. Scientific Frontline: Paleontology
Showing posts with label Paleontology. Show all posts
Showing posts with label Paleontology. Show all posts

Tuesday, March 22, 2022

A sulphurous end for the dinosaurs, according to new research

Artist's impression of dinosaur extinction
Credit: James McKay
Climate cooling associated with Sulphur gases directly contributed to the extinction of the dinosaurs, research carried out at the Universities of St Andrews and Bristol has found.

The gases were ejected into the Earth’s atmosphere after a six-mile-wide asteroid hit what is now the Yucatan Peninsula, around 66 million years ago.

The research, published today in PNAS (Proceedings of the National Academy of Sciences) in collaboration with Syracuse University (New York, US), and Texas A&M explored the consequences of the asteroid impact known as the Chicxulub impact.

The research team found that Sulphur gases circulated globally for years in the Earth’s atmosphere, cooling the climate and contributing to the mass extinction of life. This extinction event was catastrophic for dinosaurs and other life but also allowed for the diversification of mammals including primates.

Dr James Witts of the School of Earth Sciences at the University of Bristol said: “Our data provides the first direct evidence for the massive amounts of Sulphur released by the Chicxulub impact. It’s amazing to be able to see such rapid and catastrophic global change in the geological record.”

Dr Aubrey Zerkle of the School of Earth and Environmental Sciences at the University of St Andrews, explained: “One reason this particular impact was so devastating to life seems to be that it landed in a marine environment that was rich in Sulphur and other volatiles. The dinosaurs were just really unlucky!”

Monday, March 21, 2022

Ancient ancestors evolved to be strong and snappy, study finds

Dunkleosteus - one of the animals involved in the study.
Credit: Nobu Tamura

Researchers, led by the University of Bristol, have shown that the earliest jaws in the fossil record were caught in a trade-off between maximizing their strength and their speed.

Almost all vertebrates are jawed vertebrates, including humans, first evolving more than 400 million years ago and distinguished by their teeth-bearing jaws. Humans owe their evolutionary success to the evolution of jaws, which allowed animals to process a wider variety of foods.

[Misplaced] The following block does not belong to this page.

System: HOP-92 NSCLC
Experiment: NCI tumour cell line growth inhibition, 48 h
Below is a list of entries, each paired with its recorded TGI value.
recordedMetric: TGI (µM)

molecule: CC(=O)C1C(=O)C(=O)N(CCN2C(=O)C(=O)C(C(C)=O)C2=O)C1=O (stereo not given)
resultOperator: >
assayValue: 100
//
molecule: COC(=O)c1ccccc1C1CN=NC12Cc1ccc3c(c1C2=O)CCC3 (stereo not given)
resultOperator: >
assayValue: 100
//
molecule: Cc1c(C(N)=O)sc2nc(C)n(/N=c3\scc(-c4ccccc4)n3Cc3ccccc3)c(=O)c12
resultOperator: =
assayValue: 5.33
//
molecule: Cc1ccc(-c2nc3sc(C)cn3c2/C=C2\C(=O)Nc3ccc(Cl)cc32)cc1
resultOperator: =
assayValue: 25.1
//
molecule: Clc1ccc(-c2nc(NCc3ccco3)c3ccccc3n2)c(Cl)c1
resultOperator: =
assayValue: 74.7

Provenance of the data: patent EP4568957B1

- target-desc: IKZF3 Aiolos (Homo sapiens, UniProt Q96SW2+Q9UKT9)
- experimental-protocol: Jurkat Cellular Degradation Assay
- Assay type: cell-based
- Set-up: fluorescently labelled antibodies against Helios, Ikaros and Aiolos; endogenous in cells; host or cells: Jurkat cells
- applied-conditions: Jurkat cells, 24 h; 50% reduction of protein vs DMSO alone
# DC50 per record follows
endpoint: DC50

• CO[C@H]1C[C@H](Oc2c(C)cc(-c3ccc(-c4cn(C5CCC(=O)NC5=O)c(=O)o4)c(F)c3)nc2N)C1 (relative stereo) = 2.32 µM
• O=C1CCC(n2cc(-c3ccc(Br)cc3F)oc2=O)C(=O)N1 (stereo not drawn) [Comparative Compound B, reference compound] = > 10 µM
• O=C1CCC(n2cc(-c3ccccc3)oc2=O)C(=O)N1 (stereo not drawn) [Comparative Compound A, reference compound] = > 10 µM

Jaws evolved from the gill arches, a series of structures in fish that support their gills. A new study, published in the journal Science Advances, explores how a breathing structure came to be a biting structure. To do this, researchers based at Bristol’s School of Earth Sciences collected data on the shapes of fossil jaws during their early evolution and mathematical models to characterize them. These models allowed the team to extrapolate a wide range of theoretical jaw shapes that could have been explored by the first evolving jaws. These theoretical jaws were tested for their strength - how likely they were to break during a bite, and their speed - how efficiently they could be opened and closed. These two functions are in a trade-off – meaning that increasing strength usually means decreasing speed or vice versa.

Wednesday, February 9, 2022

Fossils excavated in the 1960s add missing link to crocodile evolution

Credit: Gabriel Ugueto

A set of Triassic archosaur fossils, excavated in the 1960s in Tanzania, have been formally recognized as a distinct species, representing one of the earliest-known members of the crocodile evolutionary lineage.

Researchers at the University of Birmingham, the Natural History Museum and Virginia Tech University have named the animal Mambawakale ruhuhu. It is among the last to be studied of a collection of fossils dug up nearly 60 years ago from the Manda Beds, a geological formation in southern Tanzania.

The remains, which are the only known example of Mambawakale ruhuhu, include a partial skull, lower jaw, several vertebrae and a hand. From these, the research team were able to identify several distinctive features that set it apart from other archosaurs found in the Manda Beds.

These included a large skull, more than 75 cm in length, and a particularly large nostril, as well as a notably narrow lower jaw and strong variation in the sizes of the teeth at the front of the upper jaws.

Monday, January 31, 2022

New study finds some flowers unchanged for 100 million years

Flower preserved in amber
Credit: The Open University
An international research team has discovered 100-million-year-old fossil flowers preserved in amber, showing that some flowers found living today in South Africa have remained unchanged since the time of the dinosaurs.

The flowers, discovered by experts from The Open University, Qingdao University, and others, are nearly identical to those of modern Phylica species, which are part of the Cape Fynbos flora that is exposed to frequent wildfires.

The fossils were found alongside long-extinct burned plants, pointing to wildfires being an important aspect of early flower evolution.

The sudden appearance of flowering plants as fossils in middle Cretaceous time was described by Charles Darwin as an “abominable mystery” and usually, flower fossils are rare, not well preserved and come from an extinct group of species.

However, this study, published in Nature Plants, found an exception – the research team found flowers, trapped in fossil ambers, that are almost identical to plants living today near Cape Town, South Africa.

Robert A. Spicer, Emeritus Professor at The Open University, described the historical context of the flowers and what the findings can tell us about the plant evolution:

“These exquisitely preserved flowers, fruits, leaves and pollen from 100 million years ago provide a snapshot of an important time in the evolution of flowering plants, showing that early flowers were not primitive as many people suppose, but were already superbly adapted to survive the frequent wildfires that ravaged the warm ‘greenhouse’ world of the Cretaceous.